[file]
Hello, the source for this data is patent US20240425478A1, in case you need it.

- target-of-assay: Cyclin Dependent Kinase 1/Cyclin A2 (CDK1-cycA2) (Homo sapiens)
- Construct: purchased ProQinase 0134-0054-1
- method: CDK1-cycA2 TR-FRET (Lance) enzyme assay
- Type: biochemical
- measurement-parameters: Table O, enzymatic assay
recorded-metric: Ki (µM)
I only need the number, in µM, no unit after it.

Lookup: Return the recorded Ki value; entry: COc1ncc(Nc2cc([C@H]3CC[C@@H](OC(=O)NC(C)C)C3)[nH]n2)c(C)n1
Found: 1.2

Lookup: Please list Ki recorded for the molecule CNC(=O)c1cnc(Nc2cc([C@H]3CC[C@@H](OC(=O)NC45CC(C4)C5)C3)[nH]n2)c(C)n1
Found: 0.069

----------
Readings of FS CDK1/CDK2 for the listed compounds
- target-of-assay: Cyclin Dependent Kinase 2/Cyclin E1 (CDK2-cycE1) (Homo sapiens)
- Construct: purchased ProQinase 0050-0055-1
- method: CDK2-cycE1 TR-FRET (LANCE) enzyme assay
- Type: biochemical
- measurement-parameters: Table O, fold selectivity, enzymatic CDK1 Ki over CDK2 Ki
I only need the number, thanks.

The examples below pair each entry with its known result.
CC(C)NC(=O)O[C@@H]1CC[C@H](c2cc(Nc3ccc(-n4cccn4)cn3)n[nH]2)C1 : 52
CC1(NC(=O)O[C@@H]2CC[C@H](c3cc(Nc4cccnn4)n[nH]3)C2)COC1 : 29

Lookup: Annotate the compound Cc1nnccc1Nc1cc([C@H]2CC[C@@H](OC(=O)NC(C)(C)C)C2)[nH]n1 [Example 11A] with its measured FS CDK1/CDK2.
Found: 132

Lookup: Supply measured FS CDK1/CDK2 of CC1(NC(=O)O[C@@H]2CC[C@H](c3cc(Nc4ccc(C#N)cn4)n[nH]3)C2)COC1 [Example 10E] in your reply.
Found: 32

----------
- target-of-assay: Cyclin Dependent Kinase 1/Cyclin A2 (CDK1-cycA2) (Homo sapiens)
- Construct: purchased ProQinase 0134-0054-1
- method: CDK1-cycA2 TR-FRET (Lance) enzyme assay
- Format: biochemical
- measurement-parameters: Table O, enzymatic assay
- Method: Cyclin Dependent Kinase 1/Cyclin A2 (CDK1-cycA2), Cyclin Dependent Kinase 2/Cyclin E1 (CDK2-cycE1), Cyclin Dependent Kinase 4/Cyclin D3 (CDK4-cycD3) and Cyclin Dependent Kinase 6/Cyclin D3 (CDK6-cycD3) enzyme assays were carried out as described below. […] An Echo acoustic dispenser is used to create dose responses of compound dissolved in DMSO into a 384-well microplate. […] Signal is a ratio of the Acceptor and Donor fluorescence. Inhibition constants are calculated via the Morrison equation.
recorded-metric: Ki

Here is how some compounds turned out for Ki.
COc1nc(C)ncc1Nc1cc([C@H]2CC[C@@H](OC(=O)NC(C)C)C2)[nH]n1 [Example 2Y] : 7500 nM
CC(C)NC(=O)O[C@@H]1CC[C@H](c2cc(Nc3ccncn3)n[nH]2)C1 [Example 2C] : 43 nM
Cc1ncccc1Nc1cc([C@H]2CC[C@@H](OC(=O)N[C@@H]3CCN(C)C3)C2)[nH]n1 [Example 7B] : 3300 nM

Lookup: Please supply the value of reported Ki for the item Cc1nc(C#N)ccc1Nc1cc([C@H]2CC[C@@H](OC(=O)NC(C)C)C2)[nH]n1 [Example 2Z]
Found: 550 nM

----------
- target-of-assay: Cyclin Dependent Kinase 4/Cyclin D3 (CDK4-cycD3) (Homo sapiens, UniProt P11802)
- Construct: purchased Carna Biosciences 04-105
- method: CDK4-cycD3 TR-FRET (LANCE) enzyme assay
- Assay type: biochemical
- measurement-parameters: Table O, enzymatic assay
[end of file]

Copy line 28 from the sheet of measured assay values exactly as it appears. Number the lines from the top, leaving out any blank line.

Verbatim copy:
----------